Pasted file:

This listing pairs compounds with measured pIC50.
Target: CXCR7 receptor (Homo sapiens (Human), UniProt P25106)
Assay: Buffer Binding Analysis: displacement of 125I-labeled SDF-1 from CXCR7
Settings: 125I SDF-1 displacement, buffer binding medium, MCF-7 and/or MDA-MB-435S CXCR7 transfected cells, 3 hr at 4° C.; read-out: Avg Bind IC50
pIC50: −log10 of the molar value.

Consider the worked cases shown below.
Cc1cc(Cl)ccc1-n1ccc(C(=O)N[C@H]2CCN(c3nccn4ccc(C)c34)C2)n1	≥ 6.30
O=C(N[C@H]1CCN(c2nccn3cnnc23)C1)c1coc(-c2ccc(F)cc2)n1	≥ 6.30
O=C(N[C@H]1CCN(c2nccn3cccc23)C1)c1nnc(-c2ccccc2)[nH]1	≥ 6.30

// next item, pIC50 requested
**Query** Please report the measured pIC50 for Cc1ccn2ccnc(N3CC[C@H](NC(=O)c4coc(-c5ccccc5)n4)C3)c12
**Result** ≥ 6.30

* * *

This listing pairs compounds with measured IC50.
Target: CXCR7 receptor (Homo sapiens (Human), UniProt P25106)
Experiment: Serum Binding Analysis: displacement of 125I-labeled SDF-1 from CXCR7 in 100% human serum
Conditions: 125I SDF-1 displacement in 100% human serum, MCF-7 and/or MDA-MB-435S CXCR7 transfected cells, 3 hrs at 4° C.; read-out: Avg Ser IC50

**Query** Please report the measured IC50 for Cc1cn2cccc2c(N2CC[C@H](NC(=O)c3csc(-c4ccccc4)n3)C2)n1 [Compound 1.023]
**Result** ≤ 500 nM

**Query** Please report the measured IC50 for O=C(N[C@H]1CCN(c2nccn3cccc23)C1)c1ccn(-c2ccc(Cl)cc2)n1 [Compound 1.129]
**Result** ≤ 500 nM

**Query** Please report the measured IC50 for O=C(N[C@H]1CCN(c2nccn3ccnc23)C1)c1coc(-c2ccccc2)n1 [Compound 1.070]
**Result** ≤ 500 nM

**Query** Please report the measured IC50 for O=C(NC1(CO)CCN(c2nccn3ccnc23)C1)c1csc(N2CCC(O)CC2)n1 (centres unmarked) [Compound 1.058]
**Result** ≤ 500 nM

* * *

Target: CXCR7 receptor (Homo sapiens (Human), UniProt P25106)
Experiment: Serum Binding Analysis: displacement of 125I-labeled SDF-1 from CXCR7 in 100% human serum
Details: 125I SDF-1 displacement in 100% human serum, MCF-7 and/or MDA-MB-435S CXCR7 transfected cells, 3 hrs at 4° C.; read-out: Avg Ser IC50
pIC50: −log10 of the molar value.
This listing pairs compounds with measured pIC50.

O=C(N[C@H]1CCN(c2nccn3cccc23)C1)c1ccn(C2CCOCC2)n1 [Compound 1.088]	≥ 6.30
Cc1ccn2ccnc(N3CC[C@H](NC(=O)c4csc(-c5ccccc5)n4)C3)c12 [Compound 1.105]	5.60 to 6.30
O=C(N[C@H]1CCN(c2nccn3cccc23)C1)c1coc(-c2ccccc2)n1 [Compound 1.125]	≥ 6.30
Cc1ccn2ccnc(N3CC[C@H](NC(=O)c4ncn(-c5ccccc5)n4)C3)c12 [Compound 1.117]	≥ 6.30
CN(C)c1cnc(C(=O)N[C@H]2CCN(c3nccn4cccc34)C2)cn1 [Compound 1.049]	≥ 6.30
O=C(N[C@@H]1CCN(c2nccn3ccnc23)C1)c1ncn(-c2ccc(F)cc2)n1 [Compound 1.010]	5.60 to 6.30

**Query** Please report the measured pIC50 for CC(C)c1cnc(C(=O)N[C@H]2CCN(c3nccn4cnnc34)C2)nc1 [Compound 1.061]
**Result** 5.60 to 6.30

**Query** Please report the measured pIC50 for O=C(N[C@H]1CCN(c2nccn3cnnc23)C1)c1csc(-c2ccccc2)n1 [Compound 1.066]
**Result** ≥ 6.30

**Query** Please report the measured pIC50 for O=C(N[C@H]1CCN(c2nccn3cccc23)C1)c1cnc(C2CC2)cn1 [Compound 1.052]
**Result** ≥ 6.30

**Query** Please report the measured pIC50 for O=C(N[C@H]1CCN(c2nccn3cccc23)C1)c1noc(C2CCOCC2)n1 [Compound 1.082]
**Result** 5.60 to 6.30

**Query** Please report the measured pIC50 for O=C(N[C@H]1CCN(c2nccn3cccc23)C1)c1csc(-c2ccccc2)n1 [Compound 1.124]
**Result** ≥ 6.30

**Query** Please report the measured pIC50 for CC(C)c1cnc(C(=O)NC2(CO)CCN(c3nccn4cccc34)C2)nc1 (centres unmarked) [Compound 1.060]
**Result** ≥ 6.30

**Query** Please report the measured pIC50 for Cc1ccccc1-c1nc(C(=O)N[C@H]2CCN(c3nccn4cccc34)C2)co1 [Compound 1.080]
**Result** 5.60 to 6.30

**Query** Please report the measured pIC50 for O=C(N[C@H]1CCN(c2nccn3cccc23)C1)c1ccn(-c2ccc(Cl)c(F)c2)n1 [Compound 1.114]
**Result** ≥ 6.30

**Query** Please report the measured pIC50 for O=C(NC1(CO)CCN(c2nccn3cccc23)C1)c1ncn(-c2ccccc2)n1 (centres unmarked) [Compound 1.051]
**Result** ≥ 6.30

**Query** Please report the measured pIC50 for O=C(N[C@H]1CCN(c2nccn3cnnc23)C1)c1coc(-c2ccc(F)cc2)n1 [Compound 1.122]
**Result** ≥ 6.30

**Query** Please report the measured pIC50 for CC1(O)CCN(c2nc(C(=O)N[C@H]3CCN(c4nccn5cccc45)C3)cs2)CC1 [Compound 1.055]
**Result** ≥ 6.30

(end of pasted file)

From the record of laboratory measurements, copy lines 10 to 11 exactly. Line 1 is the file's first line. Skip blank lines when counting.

// next item, pIC50 requested
**Query** Please report the measured pIC50 for Cc1ccn2ccnc(N3CC[C@H](NC(=O)c4coc(-c5ccccc5)n4)C3)c12